Garden Thyme (thymus vulgaris)

Thyme, a member of the mint (Mentha spp.) family, is among the most popular garden and kitchen herbs. Its tiny, gray-green leaves have a pungent, slightly lemony flavor and minty aroma. Native to the Mediterranean and southeastern Italy, thyme has naturalized in temperate regions throughout the world. The genus includes about 350 species of aromatic woody perennial shrubs and subshrubs that vary in flavor and aroma, but most can be used in cooking. Scientists believe that thyme was cultivated in Sumer in ancient Mesopotamia as long ago as 3000 BCE.

The plant’s name is thought to come from the Greek word thumus, meaning “courage.” In ancient times, people believed that thyme promoted bravery, and medieval knights carried sprigs of the plant as a symbol of their valor. At one time, thyme also symbolized death, and the souls of the dead were believed to rest in the herb’s flowers.

Ancient Romans burned the herb in the hope that the scented smoke would repel scorpions; they also strewed the sweet-smelling herb on floors and used it to flavor cheese. The emperor Charlemagne ordered the planting of thyme in all of his gardens for its culinary and medicinal attributes.

The herb’s antibacterial properties — correctly ascribed in the 1700s to the presence of the compound thymol — helped preserve meats before refrigeration was available. The ancient Egyptians also used thyme as a preservative; the essential oil was used for embalming the dead.

Garden Thyme

Plant profile

Common Name: Garden Thyme

Description: Sprawling woody plant with wiry stems, 4 to 18 inches tall; tiny, aromatic, evergreen leaves; mauve-pink or white flowers

Hardiness: Zone 5

Family: Lamiaceae

Flowering: Early summer

Parts Used: Leaves

Range/Habitat: Native to the Mediterranean region, naturalized in temperate regions worldwide

Culinary use

Thyme is a popular and widely used flavoring in poultry, seafood, and vegetable dishes. The herb pairs particularly well with carrots, tomatoes, potatoes, summer squash, and mushrooms. It retains its flavor in slow-cooked dishes and can be bundled together with bay and sage to make a bouquet garni for soups, stocks, and stews. For hundreds of years, bees on Mount Hymettus near Athens, Greece, have produced a beloved wild thyme honey. Benedictine monks added thyme to their famous liqueur.

Medicinal use

Thyme was used by the ancient Romans to treat coughs, improve digestion, and expel worms — much as the herb is used today. Thyme is rich in volatile oils that have powerful antimicrobial, anti-fungal, and antispasmodic properties, but it is best known for its expectorant effects. Thyme tea eases coughs and bronchial spasms and helps clear the congestion and mucus of a cold.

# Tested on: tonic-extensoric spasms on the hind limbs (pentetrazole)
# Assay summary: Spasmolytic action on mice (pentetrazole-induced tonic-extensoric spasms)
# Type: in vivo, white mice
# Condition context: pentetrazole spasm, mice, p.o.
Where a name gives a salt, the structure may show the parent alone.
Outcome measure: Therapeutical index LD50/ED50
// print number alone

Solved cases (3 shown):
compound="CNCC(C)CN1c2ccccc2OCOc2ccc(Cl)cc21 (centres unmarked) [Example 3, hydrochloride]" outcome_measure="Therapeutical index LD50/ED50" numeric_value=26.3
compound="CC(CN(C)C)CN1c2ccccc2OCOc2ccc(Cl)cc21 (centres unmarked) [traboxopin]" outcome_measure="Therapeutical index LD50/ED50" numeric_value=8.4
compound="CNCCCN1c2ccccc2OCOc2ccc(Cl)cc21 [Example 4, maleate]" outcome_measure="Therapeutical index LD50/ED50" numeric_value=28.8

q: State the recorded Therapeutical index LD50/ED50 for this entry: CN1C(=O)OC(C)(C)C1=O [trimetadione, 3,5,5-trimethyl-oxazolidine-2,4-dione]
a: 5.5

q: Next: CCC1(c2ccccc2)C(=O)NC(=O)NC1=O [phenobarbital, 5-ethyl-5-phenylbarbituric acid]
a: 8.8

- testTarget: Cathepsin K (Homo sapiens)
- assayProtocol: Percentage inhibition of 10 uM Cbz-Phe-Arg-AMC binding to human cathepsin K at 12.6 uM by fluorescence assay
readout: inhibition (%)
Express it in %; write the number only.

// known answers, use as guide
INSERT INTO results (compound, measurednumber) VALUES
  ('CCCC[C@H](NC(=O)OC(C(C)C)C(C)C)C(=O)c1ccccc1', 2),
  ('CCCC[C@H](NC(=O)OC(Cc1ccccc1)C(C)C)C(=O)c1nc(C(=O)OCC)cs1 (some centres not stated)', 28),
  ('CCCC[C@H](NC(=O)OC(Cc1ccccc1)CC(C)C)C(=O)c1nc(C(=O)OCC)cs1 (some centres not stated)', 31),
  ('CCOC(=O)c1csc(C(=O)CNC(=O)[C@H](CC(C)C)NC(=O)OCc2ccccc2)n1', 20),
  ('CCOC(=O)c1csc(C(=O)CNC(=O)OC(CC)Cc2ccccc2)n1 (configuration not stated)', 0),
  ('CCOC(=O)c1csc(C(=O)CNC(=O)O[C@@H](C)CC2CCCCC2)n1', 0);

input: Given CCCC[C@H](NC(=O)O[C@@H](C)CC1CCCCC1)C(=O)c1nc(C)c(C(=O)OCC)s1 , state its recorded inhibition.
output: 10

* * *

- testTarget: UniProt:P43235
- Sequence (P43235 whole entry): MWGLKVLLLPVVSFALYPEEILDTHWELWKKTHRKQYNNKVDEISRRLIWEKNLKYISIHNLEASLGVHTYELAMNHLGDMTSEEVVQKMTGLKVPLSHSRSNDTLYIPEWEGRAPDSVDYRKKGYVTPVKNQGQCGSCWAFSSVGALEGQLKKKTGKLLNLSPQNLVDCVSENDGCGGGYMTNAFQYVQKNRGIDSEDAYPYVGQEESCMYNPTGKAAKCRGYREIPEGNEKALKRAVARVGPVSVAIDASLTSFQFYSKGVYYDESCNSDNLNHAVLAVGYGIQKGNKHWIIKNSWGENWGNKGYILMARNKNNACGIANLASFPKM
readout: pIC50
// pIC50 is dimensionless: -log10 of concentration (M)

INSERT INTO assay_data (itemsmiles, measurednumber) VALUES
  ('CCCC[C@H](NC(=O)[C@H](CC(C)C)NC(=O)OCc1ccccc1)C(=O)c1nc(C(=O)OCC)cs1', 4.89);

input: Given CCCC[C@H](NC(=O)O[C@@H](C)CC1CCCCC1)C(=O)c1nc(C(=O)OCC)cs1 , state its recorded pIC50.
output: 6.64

Like most culinary herbs, thyme benefits digestion by relaxing the smooth muscle tissue of your gastrointestinal tract. Thyme is also rich in disease-fighting antioxidants. Extracts of the herb can be used as an antibacterial against Helicobacter pylori, the bacteria thought to cause stomach ulcers. Thyme’s antibacterial properties can be used externally, too. Placing crushed thyme leaves on a minor cut, scrape, or other wound can prevent bacteria from entering.

Used in massage oil, essential oil of thyme helps warm and relax tired and sore muscles. Thymol, an extract of the herb’s volatile oil, is an ingredient in many commercially available products, including cough drops, mouthwashes, dental-care products, chest rubs, and cosmetics.

Caution: Thyme should not be consumed in large amounts by pregnant women; small amounts used in cooking should not be a problem. Thyme essential oil is for external use only; always dilute it and do not give it to children or use it during pregnancy. The oil can irritate skin and mucous membranes.

Ornamental use

Thyme makes an attractive edging or groundcover in garden borders, beds, and containers. Creeping varieties, such as ‘Bressingham Pink’ and ‘Coconut’, are excellent for planting between stepping stones in a pathway; the plants will grow to form a dense, carpetlike filler and will not be harmed by foot traffic. Thyme also adapts well to rock gardens, rock wall plantings, and raised terraces, where it can sprawl and cascade. The flowers attract butterflies and bees.

Other uses

Dried thyme leaves add a pleasant scent to sachets and potpourris. Some gardeners plant thyme near members of the cabbage family to discourage flea beetles, cabbageworms, whiteflies, and other pests. People have also used thyme indoors to repel moths.

How to grow it

Thyme thrives in well-drained soil and full sun. Plant nursery-grown transplants in spring. Or, about 8 weeks before your last frost date, start seeds indoors in flats under lights; transplant the seedlings to your garden when the weather warms. Space plants 12 to 18 inches apart. Mulch seedlings to prevent weed competition until the plants are established. Harvest sprigs of established plants just prior to flowering, in early summer. (Harvesting sprigs after flowering can make the plants more susceptible to winter kill.) Propagate thyme by root division in spring or fall, or by cuttings taken in summer.